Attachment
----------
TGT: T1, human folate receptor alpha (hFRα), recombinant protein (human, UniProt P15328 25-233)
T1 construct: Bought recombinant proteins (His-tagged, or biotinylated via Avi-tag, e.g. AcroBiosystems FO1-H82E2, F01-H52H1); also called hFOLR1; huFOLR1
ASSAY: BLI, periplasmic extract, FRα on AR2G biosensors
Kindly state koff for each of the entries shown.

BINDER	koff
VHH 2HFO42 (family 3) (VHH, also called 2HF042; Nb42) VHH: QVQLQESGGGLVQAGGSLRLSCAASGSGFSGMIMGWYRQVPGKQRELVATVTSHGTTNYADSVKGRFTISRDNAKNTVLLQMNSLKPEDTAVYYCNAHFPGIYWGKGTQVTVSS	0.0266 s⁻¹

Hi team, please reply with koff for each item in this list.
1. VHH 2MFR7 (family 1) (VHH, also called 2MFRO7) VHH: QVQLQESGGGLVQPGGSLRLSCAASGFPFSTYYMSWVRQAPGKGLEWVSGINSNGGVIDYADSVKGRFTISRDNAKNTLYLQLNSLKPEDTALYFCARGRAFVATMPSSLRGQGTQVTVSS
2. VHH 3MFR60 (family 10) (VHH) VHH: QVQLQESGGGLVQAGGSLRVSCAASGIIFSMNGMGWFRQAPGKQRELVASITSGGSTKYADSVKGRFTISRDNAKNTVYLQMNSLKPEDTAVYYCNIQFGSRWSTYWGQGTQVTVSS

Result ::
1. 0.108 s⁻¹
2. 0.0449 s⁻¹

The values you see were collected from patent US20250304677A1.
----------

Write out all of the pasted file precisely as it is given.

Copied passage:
TGT: T1, human folate receptor alpha (hFRα), recombinant protein (human, UniProt P15328 25-233)
T1 construct: Bought recombinant proteins (His-tagged, or biotinylated via Avi-tag, e.g. AcroBiosystems FO1-H82E2, F01-H52H1); also called hFOLR1; huFOLR1
ASSAY: BLI, periplasmic extract, FRα on AR2G biosensors
Kindly state koff for each of the entries shown.

BINDER	koff
VHH 2HFO42 (family 3) (VHH, also called 2HF042; Nb42) VHH: QVQLQESGGGLVQAGGSLRLSCAASGSGFSGMIMGWYRQVPGKQRELVATVTSHGTTNYADSVKGRFTISRDNAKNTVLLQMNSLKPEDTAVYYCNAHFPGIYWGKGTQVTVSS	0.0266 s⁻¹

Hi team, please reply with koff for each item in this list.
1. VHH 2MFR7 (family 1) (VHH, also called 2MFRO7) VHH: QVQLQESGGGLVQPGGSLRLSCAASGFPFSTYYMSWVRQAPGKGLEWVSGINSNGGVIDYADSVKGRFTISRDNAKNTLYLQLNSLKPEDTALYFCARGRAFVATMPSSLRGQGTQVTVSS
2. VHH 3MFR60 (family 10) (VHH) VHH: QVQLQESGGGLVQAGGSLRVSCAASGIIFSMNGMGWFRQAPGKQRELVASITSGGSTKYADSVKGRFTISRDNAKNTVYLQMNSLKPEDTAVYYCNIQFGSRWSTYWGQGTQVTVSS

Result ::
1. 0.108 s⁻¹
2. 0.0449 s⁻¹

The values you see were collected from patent US20250304677A1.